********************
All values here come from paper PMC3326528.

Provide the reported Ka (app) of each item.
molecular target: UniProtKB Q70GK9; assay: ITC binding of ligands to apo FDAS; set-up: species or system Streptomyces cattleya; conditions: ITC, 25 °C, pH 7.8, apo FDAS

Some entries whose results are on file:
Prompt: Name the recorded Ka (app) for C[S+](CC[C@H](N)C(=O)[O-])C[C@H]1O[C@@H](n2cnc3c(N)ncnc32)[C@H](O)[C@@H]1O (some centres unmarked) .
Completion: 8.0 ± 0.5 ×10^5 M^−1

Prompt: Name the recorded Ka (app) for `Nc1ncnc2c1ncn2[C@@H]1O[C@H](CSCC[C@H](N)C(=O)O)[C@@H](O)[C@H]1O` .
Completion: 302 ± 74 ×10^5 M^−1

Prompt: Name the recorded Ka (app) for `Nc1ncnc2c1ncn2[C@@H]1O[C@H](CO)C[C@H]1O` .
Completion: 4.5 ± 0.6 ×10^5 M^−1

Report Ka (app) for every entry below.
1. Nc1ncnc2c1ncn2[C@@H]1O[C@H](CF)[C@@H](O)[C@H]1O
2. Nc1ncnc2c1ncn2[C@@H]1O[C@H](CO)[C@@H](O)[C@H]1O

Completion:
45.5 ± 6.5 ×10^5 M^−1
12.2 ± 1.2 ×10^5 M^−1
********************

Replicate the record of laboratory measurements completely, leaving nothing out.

All values here come from paper PMC3326528.

Provide the reported Ka (app) of each item.
molecular target: UniProtKB Q70GK9; assay: ITC binding of ligands to apo FDAS; set-up: species or system Streptomyces cattleya; conditions: ITC, 25 °C, pH 7.8, apo FDAS

Some entries whose results are on file:
Prompt: Name the recorded Ka (app) for C[S+](CC[C@H](N)C(=O)[O-])C[C@H]1O[C@@H](n2cnc3c(N)ncnc32)[C@H](O)[C@@H]1O (some centres unmarked) .
Completion: 8.0 ± 0.5 ×10^5 M^−1

Prompt: Name the recorded Ka (app) for `Nc1ncnc2c1ncn2[C@@H]1O[C@H](CSCC[C@H](N)C(=O)O)[C@@H](O)[C@H]1O` .
Completion: 302 ± 74 ×10^5 M^−1

Prompt: Name the recorded Ka (app) for `Nc1ncnc2c1ncn2[C@@H]1O[C@H](CO)C[C@H]1O` .
Completion: 4.5 ± 0.6 ×10^5 M^−1

Report Ka (app) for every entry below.
1. Nc1ncnc2c1ncn2[C@@H]1O[C@H](CF)[C@@H](O)[C@H]1O
2. Nc1ncnc2c1ncn2[C@@H]1O[C@H](CO)[C@@H](O)[C@H]1O

Completion:
45.5 ± 6.5 ×10^5 M^−1
12.2 ± 1.2 ×10^5 M^−1